Are you behind on your car payments? Are you afraid your lender is going to take your vehicle in a repossession? Are your finances causing significant stress?
If you are struggling financially and you own a car or truck, there is a good chance you are falling behind on your vehicle payments and you are worried about your lender repossessing your vehicle.
Losing your vehicle would mean you’d also lose your transportation to work, which could cause even more financial hardship.
There is hope and bankruptcy might be a suitable option to grant you an opportunity to keep your vehicle and get your finances back on track.
Chapter 7 Bankruptcy and Repossession
If you are falling behind on your car payments (and want to keep the car), filing for Chapter 7 can provide temporary relief, however in most cases, it will not provide a permanent solution.
Chapter 7 bankruptcy can provide an automatic stay, which temporarily prohibits creditors from repossessing your car or truck. This delay could provide an opportunity for you to catch up on payments or negotiate a solution with your lender.
This delay typically only lasts for a month or so, and once your bankruptcy case has progressed past 30 days or is closed, repossession would highly likely still occur. Due to this, Chapter 13 might be a better solution.
Chapter 13 Bankruptcy and Repossession
Chapter 13 allows for a more long-term solution to help you get back on your feet and keep your car or truck from being repossessed. In Chapter 13 bankruptcy you have an automatic stay similar to Chapter 7, however, in Chapter 13 you establish an extended payment plan with your creditors that is designed to pay off your debts and get you back to financial health.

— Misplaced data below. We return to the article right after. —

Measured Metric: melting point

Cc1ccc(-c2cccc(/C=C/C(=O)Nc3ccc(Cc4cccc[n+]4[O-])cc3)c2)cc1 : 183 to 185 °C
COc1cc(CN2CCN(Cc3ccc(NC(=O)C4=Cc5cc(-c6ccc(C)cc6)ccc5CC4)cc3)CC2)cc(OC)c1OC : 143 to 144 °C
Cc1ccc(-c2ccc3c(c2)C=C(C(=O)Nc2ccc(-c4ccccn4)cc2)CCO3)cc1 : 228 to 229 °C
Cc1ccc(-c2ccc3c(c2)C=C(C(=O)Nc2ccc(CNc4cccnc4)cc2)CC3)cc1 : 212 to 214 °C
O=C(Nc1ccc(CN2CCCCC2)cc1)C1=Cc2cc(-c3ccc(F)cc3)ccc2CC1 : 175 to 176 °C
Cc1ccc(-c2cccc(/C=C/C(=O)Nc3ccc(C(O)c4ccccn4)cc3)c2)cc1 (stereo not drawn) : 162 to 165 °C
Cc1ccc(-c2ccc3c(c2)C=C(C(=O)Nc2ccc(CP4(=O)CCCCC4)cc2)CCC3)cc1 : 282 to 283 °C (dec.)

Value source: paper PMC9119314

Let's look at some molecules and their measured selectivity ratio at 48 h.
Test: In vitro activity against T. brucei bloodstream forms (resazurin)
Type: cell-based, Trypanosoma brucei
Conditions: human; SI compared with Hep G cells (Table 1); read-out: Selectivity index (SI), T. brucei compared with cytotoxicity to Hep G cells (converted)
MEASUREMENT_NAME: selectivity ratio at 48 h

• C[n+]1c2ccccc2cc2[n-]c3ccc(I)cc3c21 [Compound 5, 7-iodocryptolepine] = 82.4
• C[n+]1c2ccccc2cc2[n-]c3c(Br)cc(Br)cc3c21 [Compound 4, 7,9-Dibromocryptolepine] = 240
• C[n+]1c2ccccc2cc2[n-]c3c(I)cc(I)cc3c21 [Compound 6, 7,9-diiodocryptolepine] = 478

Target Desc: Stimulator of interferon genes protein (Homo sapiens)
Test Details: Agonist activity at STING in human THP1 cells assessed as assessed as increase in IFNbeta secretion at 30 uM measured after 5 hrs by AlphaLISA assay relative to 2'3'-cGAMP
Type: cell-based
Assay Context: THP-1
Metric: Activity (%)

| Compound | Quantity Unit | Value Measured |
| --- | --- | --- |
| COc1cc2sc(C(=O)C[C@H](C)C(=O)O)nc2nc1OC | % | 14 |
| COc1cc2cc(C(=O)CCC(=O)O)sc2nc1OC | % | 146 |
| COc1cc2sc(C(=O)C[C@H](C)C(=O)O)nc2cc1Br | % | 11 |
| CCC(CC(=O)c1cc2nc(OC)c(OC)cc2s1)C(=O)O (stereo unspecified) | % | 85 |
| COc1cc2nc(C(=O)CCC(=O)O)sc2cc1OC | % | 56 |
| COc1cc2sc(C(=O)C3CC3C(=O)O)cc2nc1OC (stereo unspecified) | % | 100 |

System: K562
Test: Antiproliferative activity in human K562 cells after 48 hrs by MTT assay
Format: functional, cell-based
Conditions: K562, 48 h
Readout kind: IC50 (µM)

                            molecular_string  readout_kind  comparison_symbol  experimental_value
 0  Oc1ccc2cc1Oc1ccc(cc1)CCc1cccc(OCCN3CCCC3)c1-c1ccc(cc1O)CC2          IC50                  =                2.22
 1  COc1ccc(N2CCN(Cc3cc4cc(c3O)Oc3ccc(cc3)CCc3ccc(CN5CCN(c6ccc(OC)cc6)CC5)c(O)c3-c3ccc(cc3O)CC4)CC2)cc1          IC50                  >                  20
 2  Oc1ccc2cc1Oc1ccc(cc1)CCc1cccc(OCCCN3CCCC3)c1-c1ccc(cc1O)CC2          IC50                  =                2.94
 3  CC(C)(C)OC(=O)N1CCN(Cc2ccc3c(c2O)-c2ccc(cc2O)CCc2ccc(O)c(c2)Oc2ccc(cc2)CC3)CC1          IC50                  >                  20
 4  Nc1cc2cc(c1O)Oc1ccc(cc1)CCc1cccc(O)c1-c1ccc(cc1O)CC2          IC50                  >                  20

Under the Chapter 13 bankruptcy reorganization process, you can modify your existing debt payments (like a car payment) by reorganizing eligible debt into a new three to five-year repayment plan. This affordable repayment plan protects assets, while still allowing you to reduce and eliminate debt.
Chapter 13 bankruptcy is not right for everyone. You need to have a steady source of income that can be used to calculate a monthly payment that would be reasonable for you.
Let Us Help
Our experienced bankruptcy lawyers can help you determine whether Chapter 7 or Chapter 13 is a good option for protecting your car or truck from repossession. We’ll give you honest, experienced advice that will help you create a strong financial plan to help meet your short and long-term goals.